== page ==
This book, by Thomas Roemer of the Collège de France, seeks to trace the evolution of "the god Yhwh, a desert war god who became the one unique God of the monotheistic religions".
Roemer takes the uncontroversial view that the ancient Israelites were originally polytheists. He notes that placenames in the land of Israel, which probably date from the second millennium BC, bear witness to the worship of multiple gods. These placenames notably do not include the name of Yhwh - although they do contain the name of El, the chief god of the Canaanites, who was the other principal ancestor of the god of the Bible.
According to Roemer's reconstruction, the nation of Israel originated in the region of Ephraim and Judah, around Jerusalem, and was showing up in the Egyptian records by c.1210 BC. Archaeological evidence shows that the early Israelites were already avoiding raising pigs. The name Israel is theophoric, being based on the god-name El. Roemer derives "Israel" from the root s-r-r, "reign", so that it would mean "May El reign".
But there was another, more important antecedent than El of the God of Israel. The surviving sources tell us that his name was based around the consonants Yhwh, Yhw or Yh. The pronunciation of his name is generally reconstructed as "Yahweh", but Roemer suggests that the original rendition was "Yahu" or "Yaho". Both biblical and non-biblical evidence locates the deity's origins in the desert region of Midian and Edom, to the southeast of Israelite territory. This is essentially the well-known "Kenite hypothesis", which has been around since the 19th century. The coming of Yhwh to Israel may have happened very early: Roemer suggests that he was worshipped at the important cult site of Shiloh, which was destroyed around 1050 BC.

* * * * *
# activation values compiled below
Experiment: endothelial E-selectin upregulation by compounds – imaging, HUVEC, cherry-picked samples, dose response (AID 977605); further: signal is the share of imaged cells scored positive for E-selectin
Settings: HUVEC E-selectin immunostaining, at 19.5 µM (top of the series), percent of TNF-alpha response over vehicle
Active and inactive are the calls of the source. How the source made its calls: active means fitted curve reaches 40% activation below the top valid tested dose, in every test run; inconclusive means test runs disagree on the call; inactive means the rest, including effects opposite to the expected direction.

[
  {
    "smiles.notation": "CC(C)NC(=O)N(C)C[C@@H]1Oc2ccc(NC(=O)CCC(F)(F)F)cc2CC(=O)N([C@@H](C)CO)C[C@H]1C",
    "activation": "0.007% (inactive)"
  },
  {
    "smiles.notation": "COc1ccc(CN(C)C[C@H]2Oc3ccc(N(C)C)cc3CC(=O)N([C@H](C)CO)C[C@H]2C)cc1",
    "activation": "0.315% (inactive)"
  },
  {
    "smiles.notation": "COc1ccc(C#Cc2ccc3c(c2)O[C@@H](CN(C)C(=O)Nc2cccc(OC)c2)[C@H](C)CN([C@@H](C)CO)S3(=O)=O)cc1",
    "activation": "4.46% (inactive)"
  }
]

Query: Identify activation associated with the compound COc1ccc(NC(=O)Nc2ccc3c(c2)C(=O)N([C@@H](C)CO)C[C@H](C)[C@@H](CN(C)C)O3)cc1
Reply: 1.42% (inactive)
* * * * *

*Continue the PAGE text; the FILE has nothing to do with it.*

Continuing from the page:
Roemer argues that Yhwh was originally a war-god or a storm-god, and that he had solar aspects. He points to evidence from inside and outside the Bible that he was represented in the form of a bull, at least in the north of Israelite territory. Monotheism was a very late development. Roemer suggests that Solomon's temple was a joint shrine of Yhwh and the sun-god Shamash; and that the Omride kings in the Northern kingdom adopted the worship of Ba'al (Melqart) from Phoenicia alongside that of Yhwh. He also puts forward the well-worn suggestion that Yhwh had a consort in the monarchic period, namely the goddess Asherah (who was originally the consort of El).
In time, the older polytheistic religion of Israel gave way to something recognisable as Jewish monotheism, aniconic in character and centred on the great Temple in Jerusalem. This happened in several well-known stages - the reforms of King Josiah, the development of the Deuteronomic movement, the Babylonian exile and the infusion of Zoroastrian influence from Persia.
The book is well referenced, although the prose is not always entirely smooth and there are occasional infelicites in the translation from French. Not all of Roemer's theories are equally plausible. Nevertheless, this is a useful and not unduly technical compendium of modern research on the origins of biblical monotheism.